According to WaterAid’s recent assessment of WASH facilities in Primary Healthcare Centres (PHCs) conducted in its six focal states in Nigeria – Bauchi, Benue, Enugu, Ekiti, Jigawa and Plateau – 21.1 per cent of the facilities assessed did not have at least one toilet facility.
Also, none of them met the National Primary Health Care Development Agency (NPHCDA) minimum standard of separate toilet facilities for males and females, as well separate toilet facilities for staff and patients.
Only 27.6 per cent of the 242 PHCs assessed met NPHCDA minimum standard of access to a motorised borehole. Across the six states, only 49 (20.2 per cent) of the PHCs had handwashing facilities in toilet facilities. Handwashing facilities were observed in delivery rooms in only 133 (54.9 per cent) of the facilities assessed. The ward and consulting rooms had handwashing facilities in 64 (26.4 per cent) and 74 (30.5 per cent) of the facilities respectively, suggesting poor hygiene practices in the health centres.
WaterAid Nigeria Country Director, Dr. Michael Ojo, said: “For the first time in history, more than half of the world’s population are now living in towns and cities. By 2050, that’s expected to rise to two-thirds. But for many, particularly the poor, they’re arriving or being born in overcrowded and rapidly expanding slums which lack safe, private toilets and clean water sources.
“This World Toilet Day, we are calling on our leaders to deliver on their promises to meet the UN’s Global Goal 6 to bring water and sanitation to all, because everyone – no matter where they live – deserves affordable access to these life essentials.
To mark the recent World Toilet Day, WaterAid Nigeria has called on the Federal Government to keep its promise to deliver universal access to sanitation, according to a release issued in Abuja by WaterAid Nigeria Communications & Campaigns Manager, Oluseyi Abdulmalik.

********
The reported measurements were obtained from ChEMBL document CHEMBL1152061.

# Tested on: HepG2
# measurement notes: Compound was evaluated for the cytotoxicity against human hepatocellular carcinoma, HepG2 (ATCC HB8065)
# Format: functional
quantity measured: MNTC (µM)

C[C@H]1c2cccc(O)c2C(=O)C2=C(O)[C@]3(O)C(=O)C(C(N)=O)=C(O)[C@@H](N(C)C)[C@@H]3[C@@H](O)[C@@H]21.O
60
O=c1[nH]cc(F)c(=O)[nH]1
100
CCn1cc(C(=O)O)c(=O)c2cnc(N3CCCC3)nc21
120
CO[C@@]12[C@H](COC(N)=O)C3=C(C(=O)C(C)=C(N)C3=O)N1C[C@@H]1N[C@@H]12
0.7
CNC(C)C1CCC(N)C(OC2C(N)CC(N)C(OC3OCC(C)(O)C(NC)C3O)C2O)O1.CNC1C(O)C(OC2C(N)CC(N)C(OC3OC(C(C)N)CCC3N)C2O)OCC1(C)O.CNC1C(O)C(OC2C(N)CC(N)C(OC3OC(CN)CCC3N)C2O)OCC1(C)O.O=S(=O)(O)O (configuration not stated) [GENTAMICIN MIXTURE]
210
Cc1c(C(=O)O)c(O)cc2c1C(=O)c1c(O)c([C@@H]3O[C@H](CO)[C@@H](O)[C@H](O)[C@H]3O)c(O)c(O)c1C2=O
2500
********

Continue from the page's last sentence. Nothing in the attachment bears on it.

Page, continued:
The non-governmental watchdog made the call following the release of new analysis showing that Nigeria ranks third in the world and worst in sub-Saharan Africa for having the most urban-dwellers living without a safe, private toilet.
WaterAid is calling for everyone living in urban areas, including slums, to be reached with a toilet to ensure public health is protected; more money, better targeted and spent, from governments and donors on sanitation, clean water and hygiene for the urban poor
The organisation also called for coordination from all actors in the sanitation chain including governments, city planners, NGOs, the private sector, informal service providers and citizens; and for sanitation workers to be given the respect they deserve with stable employment, safety and decent pay. Without them healthy communities and cities are impossible.
It also enjoined the Nigerian Government to ensure that schools, healthcare facilities and birthing centres have safe toilets, clean running water and functional handwashing facilities, to reduce maternal, newborn and child deaths and strengthen children’s ability to attend school.
It also sought for WASH to be positioned as a crucial contributor to health and for policy makers and health sector stakeholders to become aware of the link and crucial role that sanitation plays in improving child survival rates and health outcomes
To the organisation there is need for the inclusion of water, sanitation and hygiene into health plans, policies and programming and especially in plans to address under-nutrition and acute malnutrition.